12 M Mid grass 2.0-3.0 ft.
13 M Mid grass 2.0-3.0 ft.
14 M Mid grass 2.0-3.0 ft.
15 M Mid grass 2.0-3.0 ft.
16 M Mid grass 2.0-3.0 ft.
17 T Tall grass 3.0-7.0 ft.
18 M Mid grass 2.0-3.0 ft.
19 M Mid grass 2.0-3.0 ft.
20 M Mid grass 2.0-3.0 ft.
21 M Mid grass 2.0-3.0 ft.
22 T Tall grass 3.0-7.0 ft.
23 S Short grass 0.5-2.0 ft.
24 M Mid grass 2.0-3.0 ft.

 

Appendix 1. Plot number location for xeriscape ornamental perennial grass trial.

Rep. #1 West Rep. #2 Middle Rep. #3 East
1 13 1 13 1 13
2 14 2 14 2 14
3 15 3 15 3 15
4 16 4 16 4 16
5 17 5 17 5 17
6 18 6 18 6 18
7 19 7 19 7 19
8 20 8 20 8 20
9 21 9 21 9 21
10 22 10 22 10 22
11 23 11 23 11 23
12 24 12 24 12 24

 

Appendix 2. Plot location of xeriscape ornamental perennial grasses entries on three replications.
    Rep. #1 Rep. #2 Rep. #3
1. Blue grama 1 22 9
2. Little bluestem 4 7 17
3. Buffalo grass 13 23 4
4. Sideoats grama 2 5 20
5. Big bluestem 5 20 16
6. Sand bluestem 17 24 3
7. Prairie sandreed 6 15 10
8. Indiangrass 18 13 8
9. Switchgrass 8 14 11
10. Prairie cordgrass 20 18 7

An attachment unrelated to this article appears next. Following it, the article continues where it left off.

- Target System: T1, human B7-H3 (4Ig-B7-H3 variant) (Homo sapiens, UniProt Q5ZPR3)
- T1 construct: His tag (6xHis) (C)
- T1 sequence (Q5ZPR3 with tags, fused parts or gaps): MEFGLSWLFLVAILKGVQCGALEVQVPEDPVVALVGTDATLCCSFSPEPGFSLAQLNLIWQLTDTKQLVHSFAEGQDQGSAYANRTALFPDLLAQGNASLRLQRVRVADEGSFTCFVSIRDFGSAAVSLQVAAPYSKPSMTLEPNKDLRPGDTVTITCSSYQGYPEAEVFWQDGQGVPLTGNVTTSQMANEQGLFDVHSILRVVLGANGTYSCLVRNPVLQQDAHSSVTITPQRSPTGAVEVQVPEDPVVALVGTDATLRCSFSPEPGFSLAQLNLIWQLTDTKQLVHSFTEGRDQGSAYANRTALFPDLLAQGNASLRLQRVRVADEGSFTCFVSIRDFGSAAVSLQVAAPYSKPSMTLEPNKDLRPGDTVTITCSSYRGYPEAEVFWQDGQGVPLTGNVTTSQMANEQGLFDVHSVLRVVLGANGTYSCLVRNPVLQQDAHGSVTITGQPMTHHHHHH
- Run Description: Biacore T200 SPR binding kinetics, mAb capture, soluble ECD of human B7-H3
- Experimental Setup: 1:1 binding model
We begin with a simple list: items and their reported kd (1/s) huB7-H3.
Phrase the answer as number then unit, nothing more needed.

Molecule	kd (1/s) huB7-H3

11. Canada wildrye 16 2 23
12. Sweetgrass 14 8 22
13. Feather reed grass 7 10 19
14. Ribbon grass 3 16 24
15. Blue lyme grass 15 9 21
16. Sand love grass 19 6 13
17. Giant silver banner grass 9 4 18
18. Zebra grass 21 11 1
19. Red switchgrass 10 19 5
20. Autumn red 22 12 14
21. Altai wildrye 11 21 2
22. Pampas grass 12 17 6
23. Blue fescue 23 1 15
24. Green needlegrass 24 3 12

Reference Literature

Barondeau, D., R. Smith, J. Larson, C. Miller, J. Dohrmann, T. Becker, R. Gaebe, B. Schmidt, J. Buckley, and L. Manske. 1997. Xeriscape plant selection. NDSU Extension Service. Fargo, ND. 22 min. Video tape.

Denver Botanic Gardens. No date. Water-smart gardening. Brochure. Denver Parks and Recreation Department. Denver, CO.

Denver Water. 1996. Xeriscape plant guide. American Water Works Association. Fulcrum Publishing. Denver, CO.

Denver Water. No date. Discover xeriscape. Pamphlet. Xeriscape Colorado Inc., Denver, CO.

Denver Water. No date. Efficient irrigation systems at work. Pamphlet. Office of Water Conservation, Denver, CO.

Hill, L. and N. Hill. 1995. Lawns, grasses and ground covers. Rodale Press, Emmaus, PA.

Plant Materials Center. 1997. Native grasses for prairie landscaping in the Northern Great Plains. Brochure. USDA Natural Resources Conservation Service. Bismarck, ND.